Wild Food Profile: Red Huckleberry
When looking for edible fruit in the Pacific Northwest, remember that it is home to the prolific red huckleberry. Used for decades as a medicinal plant and source of nourishment, this plant has many characteristics beyond creating visual beauty beneath the forest canopy. Humans and animals have a long history with the red huckleberry, prevalent only in the specific conditions provided by the dense western forests.
Red huckleberry, Vaccinium parvifolium, is a deciduous shrub characterized by narrow, bright green branches that curve and angle sharply. The flat, spiny, oblong leaves are stiff to the touch and come to a pointed tip. They help support the downward-facing individual flowers along the edges, which vary in color from a light greenish-yellow to a pinkish hue. The leaves are a darker green on the top side with a lighter green underbelly. Edible pinkish-red berries appear in the early spring and develop a deep red color and firm smooth texture once ripe later in the summer.
Like other vaccinium such as the blueberry, lingonberry or cranberry, the plant can produce a high volume of berries. Also, like their cousins in the vaccinium genus, red huckleberries have a distinctive crown that resembles the head of a flower. These berries are high in vitamin C. The red huckleberry bush can grow to be 13 feet tall (although they are more found between four to six feet) and six-feet wide, making a statement in the surrounding foliage.
Found across the Pacific Northwest, it is common in the western coastal portions of California, Oregon and Washington as well as the southeast sections of Alaska and Canada. The plant thrives in the moist forests of this area, specifically in the rotting remains of old growth trees including oak, conifer or redwood. They are most common and well baring throughout Oregon and Washington as the conditions best suit the plant. In California, for example, the plants are typically smaller and often only produce small amounts of fruit. With patience, it can also be grown in a home garden.
In addition to its well-known edible profile, red huckleberry has a long history of being used medicinally. Native American tribes have recorded the use of red huckleberry leaves and bark, commonly as tea, to treat colds, skin conditions, stomach ailments, and the balancing of blood sugar levels. The fruit can be eaten straight from the plant once ripe, although some people don’t care for the tart, slightly sweet taste and choose to combine them with other berries in recipes for jams, jellies, pies, or wine.
Because of the somewhat bitter flavor, they couple well with the sweet smooth texture of ice cream. They can also be dried for later use, similar to dried blueberries, which is great for backpacking or for adding to foods such as breakfast oats or breads. Another way to preserve the fruit is through canning or freezing. For the fisherman, the red huckleberry is often used as bait in a fashion similar to the very well-known salmon eggs, or roe.
The red huckleberry is a prolific and sturdy plant. It produces year after year, beginning with quick growth in the early spring. Since leaves drop off the plant during the winter, leaf development is the first sign of life after the cold days begin to come to a close. Next, the flowers begin to develop and the light-colored berries pop out. With time and warmer temperatures, the berries eventually turn a deep red color and the leaves show a reddish shade before, once again, falling off the shrub in preparation of the winter ahead.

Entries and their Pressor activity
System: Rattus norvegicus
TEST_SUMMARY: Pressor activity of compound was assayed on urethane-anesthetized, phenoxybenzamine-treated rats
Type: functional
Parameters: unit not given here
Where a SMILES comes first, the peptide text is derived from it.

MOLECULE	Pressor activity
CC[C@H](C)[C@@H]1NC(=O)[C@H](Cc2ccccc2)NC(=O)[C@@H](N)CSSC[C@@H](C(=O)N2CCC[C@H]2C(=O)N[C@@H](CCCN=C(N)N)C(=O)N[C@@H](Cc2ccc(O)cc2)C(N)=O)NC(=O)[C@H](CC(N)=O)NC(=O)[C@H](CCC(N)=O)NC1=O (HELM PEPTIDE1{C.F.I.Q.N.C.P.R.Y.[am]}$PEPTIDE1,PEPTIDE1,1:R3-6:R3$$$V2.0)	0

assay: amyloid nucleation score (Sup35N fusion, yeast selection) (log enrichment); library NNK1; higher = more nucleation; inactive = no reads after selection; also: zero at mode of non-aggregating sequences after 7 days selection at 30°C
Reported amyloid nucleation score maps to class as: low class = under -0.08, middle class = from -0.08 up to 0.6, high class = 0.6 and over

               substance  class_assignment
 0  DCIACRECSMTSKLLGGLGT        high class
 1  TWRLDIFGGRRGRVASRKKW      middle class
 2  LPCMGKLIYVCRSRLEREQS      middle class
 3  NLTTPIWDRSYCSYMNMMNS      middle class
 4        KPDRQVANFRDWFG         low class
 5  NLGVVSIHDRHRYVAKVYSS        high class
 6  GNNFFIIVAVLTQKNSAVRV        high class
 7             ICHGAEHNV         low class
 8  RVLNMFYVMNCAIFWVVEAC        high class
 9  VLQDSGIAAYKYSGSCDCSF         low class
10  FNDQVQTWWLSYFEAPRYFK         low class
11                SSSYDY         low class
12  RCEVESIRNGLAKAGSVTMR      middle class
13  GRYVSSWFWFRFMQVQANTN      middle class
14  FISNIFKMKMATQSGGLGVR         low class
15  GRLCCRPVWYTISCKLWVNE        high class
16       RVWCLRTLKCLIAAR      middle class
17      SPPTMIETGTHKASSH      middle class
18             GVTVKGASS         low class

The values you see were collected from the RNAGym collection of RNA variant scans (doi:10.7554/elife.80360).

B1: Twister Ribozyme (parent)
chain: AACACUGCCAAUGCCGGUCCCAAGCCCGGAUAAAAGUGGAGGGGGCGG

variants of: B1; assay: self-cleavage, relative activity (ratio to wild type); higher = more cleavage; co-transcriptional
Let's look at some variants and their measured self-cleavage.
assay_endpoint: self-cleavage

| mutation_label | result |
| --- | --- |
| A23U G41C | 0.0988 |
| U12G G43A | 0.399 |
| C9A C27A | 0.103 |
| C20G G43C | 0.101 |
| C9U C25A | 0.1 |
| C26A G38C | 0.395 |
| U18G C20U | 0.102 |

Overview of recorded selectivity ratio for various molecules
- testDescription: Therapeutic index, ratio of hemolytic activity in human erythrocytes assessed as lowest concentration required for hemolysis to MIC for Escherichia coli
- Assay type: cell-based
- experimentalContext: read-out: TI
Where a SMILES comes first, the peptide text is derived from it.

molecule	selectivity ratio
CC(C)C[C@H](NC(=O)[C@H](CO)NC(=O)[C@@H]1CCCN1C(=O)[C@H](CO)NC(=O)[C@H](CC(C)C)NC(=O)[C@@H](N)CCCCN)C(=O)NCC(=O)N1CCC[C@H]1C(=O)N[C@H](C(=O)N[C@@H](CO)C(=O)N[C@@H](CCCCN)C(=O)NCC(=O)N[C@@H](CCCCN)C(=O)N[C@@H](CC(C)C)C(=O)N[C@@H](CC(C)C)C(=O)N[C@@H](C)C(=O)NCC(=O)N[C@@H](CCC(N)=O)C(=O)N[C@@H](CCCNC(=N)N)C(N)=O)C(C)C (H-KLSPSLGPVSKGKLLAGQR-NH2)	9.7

How to Harvest
Harvesting the plump small berries of the red huckleberry is an easy task, best completed with a strong shake or clubbing of the branch. When loaded with ripe berries, they will shower to the ground. For easy collection, place a sheet or basket beneath the plant. To collect the leaves, simply pull them from the plant and dry thoroughly before storing.
Since red huckleberry is happy growing from decaying wood, it is important to maintain a decomposing environment for them to flourish in. They respond to moist surroundings, which is why they thrive in the wet forests of the Pacific Northwest, protected by a thick canopy of tall trees. In a home garden environment, annual pruning of the branches encourages new growth for the next season. Harvesting of leaves should be done in the later summer or fall as to not remove protection from the plant or cause it stress.
To propagate new plants, chill newly picked ripe berries for a few days. Then mash them and press through a cheese cloth to separate out the very small seeds. Once the seeds are clean, dry them for two days. Once dried, they can be stored in the refrigerator for several years before planting. When planting, start with small trays of peat moss and sand. Seeds germinate slowly, so transplant only after they are well developed, between one and two months after they emerge above the soil. They are recommended for growing zones 6-8.
The versatile red huckleberry is a treat for everyone from small children to hungry backpackers. Wildlife including bear, deer, grouse, turkey and other birds, foxes, moose, chipmunks, raccoons and many others enjoy portions of the plant or berry so when you enjoy your feast be sure to leave some behind for the forest animals too. Whether you choose to have a mid-trail snack, collect berries for later use, or want to dabble in the creation of medicines, the red huckleberry is versatile enough to fit the bill.